Project Description

Prof. David Abramson

Centre for Research Computing, The University of Queensland

Computational and infrastructure support for the biosciences

Advanced data visualisation and computation

Thursday 6 July 2017

David has been involved in computer architecture and high performance computing research since 1979. He has held appointments at Griffith University, CSIRO, RMIT and Monash University. Prior to joining UQ, he was the Director of the Monash e-Education Centre, Science Director of the Monash e-Research Centre, and a Professor of Computer Science in the Faculty of Information Technology at Monash. From 2007 to 2011 he was an Australian Research Council Professorial Fellow.

David has expertise in High Performance Computing, distributed and parallel computing, computer architecture and software engineering.

He has produced in excess of 200 research publications, and some of his work has also been integrated in commercial products. One of these, Nimrod, has been used widely in research and academia globally, and is also available as a commercial product, called EnFuzion, from Axceleon.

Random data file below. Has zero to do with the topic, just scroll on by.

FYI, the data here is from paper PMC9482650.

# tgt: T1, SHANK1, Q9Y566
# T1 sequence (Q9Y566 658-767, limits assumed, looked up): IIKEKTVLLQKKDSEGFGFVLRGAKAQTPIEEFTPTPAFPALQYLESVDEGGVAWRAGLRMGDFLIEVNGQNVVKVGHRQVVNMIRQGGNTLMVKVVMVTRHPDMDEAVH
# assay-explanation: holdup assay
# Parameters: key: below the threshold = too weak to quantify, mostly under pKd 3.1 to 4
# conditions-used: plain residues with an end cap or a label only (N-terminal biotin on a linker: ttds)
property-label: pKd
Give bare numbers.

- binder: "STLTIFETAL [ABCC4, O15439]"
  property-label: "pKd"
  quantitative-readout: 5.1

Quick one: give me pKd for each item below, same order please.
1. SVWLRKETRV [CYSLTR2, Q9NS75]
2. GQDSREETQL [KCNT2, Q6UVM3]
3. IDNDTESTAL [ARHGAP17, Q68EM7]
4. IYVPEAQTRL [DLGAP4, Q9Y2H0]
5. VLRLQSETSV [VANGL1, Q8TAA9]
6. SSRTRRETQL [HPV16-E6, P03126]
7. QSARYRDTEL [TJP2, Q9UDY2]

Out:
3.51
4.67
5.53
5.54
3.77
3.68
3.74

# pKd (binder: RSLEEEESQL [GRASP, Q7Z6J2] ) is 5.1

His world-leading work in parallel debugging is sold and marketed by Cray Inc, one of the world’s leading supercomputing vendors, as a product called ccdb.

David is a Fellow of the Association for Computing Machinery (ACM), the Institute of Electrical and Electronic Engineers (IEEE), the Australian Academy of Technology and Engineering (ATSE), and the Australian Computer Society (ACS). He is currently a visiting Professor in the Oxford e-Research Centre at the University of Oxford.

Bioscience applications have grown to require sophisticated computational and data management infrastructure. Modern bioscience data sets, whether they are gathered from scientific instruments such as microscopes, multi-modal scanners, or gene sequencers generate enormous amounts of data that must be stored and accessed over a long planning horizon. Likewise, contemporary biological simulations both generate and consume large amounts of data, but also require significant computational power.

In this talk I will outline the approach taken at the University of Queensland to deliver this level of infrastructure, I will discuss HPC and Cloud platforms, including a novel HPC machine for data intensive science (FLashLite) as well as a pervasive distributed data fabric that allows access to data anywhere at any time (MeDiCI).